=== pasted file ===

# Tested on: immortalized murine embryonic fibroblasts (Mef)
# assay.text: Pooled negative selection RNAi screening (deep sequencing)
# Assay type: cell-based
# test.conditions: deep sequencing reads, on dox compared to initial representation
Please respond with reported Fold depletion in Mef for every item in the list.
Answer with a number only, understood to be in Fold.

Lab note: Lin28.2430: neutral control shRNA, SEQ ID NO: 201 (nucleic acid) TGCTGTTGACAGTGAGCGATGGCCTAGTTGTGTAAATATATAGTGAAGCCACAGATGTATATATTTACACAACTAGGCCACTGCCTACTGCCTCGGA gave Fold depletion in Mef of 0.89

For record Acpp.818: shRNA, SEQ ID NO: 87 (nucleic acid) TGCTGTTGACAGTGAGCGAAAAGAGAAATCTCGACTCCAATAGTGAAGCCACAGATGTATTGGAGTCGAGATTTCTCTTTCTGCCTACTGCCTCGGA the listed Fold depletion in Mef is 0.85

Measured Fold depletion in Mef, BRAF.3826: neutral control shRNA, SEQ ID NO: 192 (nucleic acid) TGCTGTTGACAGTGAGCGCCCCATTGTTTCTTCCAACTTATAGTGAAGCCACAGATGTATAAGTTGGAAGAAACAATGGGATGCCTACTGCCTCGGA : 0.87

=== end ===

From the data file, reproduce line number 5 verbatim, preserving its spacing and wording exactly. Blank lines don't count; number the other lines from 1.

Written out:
Please respond with reported Fold depletion in Mef for every item in the list.